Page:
The everyday experience of living with risk and uncertainty

Alaszewski, Andy and Coxon, Kirstie orcid iconORCID: 0000-0001-5480-597X (2008) The everyday experience of living with risk and uncertainty. Health, Risk & Society, 10 (5). pp. 413-420. ISSN 1369-8575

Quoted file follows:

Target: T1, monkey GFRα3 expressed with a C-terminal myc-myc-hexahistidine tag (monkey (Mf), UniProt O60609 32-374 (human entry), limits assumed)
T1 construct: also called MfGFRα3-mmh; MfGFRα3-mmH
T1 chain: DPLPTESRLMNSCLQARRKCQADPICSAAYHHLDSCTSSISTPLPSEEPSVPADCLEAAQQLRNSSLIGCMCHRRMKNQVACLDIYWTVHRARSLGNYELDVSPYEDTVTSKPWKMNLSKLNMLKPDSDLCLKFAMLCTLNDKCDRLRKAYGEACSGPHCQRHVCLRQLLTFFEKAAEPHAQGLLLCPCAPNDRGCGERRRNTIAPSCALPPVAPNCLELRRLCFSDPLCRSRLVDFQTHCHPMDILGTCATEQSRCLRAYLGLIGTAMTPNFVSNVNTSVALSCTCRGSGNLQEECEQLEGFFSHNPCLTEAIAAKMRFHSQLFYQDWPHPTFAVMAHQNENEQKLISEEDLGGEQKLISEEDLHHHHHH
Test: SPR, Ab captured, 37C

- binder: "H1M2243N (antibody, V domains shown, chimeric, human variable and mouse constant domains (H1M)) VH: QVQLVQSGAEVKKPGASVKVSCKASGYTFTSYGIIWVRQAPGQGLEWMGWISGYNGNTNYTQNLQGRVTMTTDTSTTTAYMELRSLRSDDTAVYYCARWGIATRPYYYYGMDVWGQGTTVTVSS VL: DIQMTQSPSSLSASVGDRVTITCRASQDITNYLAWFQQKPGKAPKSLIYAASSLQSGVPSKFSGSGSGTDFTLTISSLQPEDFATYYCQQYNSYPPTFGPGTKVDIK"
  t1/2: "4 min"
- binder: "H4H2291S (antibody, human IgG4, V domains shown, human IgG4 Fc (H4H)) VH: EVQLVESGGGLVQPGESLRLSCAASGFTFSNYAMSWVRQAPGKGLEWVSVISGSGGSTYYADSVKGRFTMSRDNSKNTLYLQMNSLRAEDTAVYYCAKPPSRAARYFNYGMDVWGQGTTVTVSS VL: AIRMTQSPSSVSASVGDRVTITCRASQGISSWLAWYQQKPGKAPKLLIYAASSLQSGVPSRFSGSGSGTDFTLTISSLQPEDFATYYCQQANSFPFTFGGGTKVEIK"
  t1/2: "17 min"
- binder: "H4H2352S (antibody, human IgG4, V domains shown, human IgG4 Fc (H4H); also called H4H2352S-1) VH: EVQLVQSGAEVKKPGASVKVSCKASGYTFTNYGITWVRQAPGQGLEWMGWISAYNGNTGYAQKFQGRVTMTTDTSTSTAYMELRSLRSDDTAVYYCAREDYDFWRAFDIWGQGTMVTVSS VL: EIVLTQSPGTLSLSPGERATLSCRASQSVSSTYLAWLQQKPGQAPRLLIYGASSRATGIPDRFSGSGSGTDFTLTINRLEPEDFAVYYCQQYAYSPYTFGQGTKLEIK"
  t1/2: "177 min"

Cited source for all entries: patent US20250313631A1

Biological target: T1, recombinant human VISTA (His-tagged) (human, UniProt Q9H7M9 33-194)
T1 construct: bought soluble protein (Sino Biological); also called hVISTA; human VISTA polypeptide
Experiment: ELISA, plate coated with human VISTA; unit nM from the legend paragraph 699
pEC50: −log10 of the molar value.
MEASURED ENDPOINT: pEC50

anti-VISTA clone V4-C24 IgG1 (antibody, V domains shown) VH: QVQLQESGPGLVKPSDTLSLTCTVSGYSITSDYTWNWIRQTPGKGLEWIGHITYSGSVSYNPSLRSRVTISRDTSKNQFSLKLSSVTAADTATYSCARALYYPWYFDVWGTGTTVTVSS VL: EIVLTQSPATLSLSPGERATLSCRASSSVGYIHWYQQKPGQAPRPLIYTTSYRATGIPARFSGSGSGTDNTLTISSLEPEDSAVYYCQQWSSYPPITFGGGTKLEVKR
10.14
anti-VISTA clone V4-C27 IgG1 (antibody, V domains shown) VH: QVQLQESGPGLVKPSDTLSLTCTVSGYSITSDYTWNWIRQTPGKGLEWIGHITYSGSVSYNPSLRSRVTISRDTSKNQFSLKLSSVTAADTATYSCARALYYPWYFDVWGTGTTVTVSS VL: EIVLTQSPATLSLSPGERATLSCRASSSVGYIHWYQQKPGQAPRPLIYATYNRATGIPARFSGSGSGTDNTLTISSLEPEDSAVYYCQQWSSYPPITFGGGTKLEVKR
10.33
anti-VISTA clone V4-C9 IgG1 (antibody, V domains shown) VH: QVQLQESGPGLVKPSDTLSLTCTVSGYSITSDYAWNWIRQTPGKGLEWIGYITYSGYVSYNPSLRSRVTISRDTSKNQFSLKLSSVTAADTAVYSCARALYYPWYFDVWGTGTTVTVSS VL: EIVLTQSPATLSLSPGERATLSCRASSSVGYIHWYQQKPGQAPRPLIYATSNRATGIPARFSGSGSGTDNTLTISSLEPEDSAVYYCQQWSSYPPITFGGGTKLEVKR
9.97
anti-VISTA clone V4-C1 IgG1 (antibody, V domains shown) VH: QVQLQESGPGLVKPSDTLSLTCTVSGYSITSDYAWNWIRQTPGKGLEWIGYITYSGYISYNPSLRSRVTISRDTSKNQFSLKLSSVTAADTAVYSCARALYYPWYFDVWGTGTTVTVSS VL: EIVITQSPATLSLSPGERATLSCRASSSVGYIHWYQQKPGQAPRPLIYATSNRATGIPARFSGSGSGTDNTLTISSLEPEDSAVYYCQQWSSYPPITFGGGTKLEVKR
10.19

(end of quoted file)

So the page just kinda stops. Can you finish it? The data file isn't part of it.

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This editorial provides an overview of the articles included in the Special Issue of Health, Risk & Society on living with risk and uncertainty. The papers were originally given at the 2006 BSA Risk and Society Study group and the authors were invited to revise them from this Special Issue. In this Editorial, we identify several important themes within the papers. While it has become a commonplace that modern society is a ‘risk society,’ in which individuals have become responsible for managing an increasing range of potentially life threatening risks, it is not clear how and in what circumstances individuals frame their situation in terms of risk. Henwood and colleagues draw on evidence from three interrelated studies which form part of the Economic and Social Research Council funded network on the Social Contexts and Responses to Risk (SCARR). These authors concluded that ‘risk’ is not ubiquitous within respondents' accounts but is rather one frame amongst many that can be used. The articles in the Special Issue indicate that a situation is framed as a risk if individuals are aware of the presence of danger which if not correctly or skilfully managed could result in harm, even death. Harries' article on flood risk emphasises the shock and trauma of being flooded and relates how some flood victims experience long term insecurity and anxiety. Gjernes' account of Sami reindeer herders describes the ways in which a combination of external forces threaten the continued existence of Sami culture and their social relations, and Tulloch documents the impact of being directly affected by a bomb attack as well as his resistance to the media accounts and construction of risks. As Zinn indicates, when individuals frame a situation in terms of risk, it does not follow that they will rely upon experts with their cognitive rational approaches to risk management, and they may instead use approaches which are neither rational nor irrational but have elements of both, such as trust. Indeed, in this issue, only Tulloch describes using experts to manage the personal consequences of his post-bomb trauma. There is generally more evidence in these papers of resistance to expert definitions of risk and to expert prescriptions for managing it, whether this is the explicit resistance which Lee describes amongst her bottle-feeding mothers or the transformation of public health messages to fit with lay beliefs which Gjernes describes amongst women reindeer herders in Northern Norway. As Zinn notes, individuals use a variety of approaches to managing risk including those which are apparently irrational such as the denial described by Harries or the ‘enduring’ described by Honkasalo in her study of women in Northern Karelia in their response to the perceived certainty of a negative outcome; in this case, death from heart disease.

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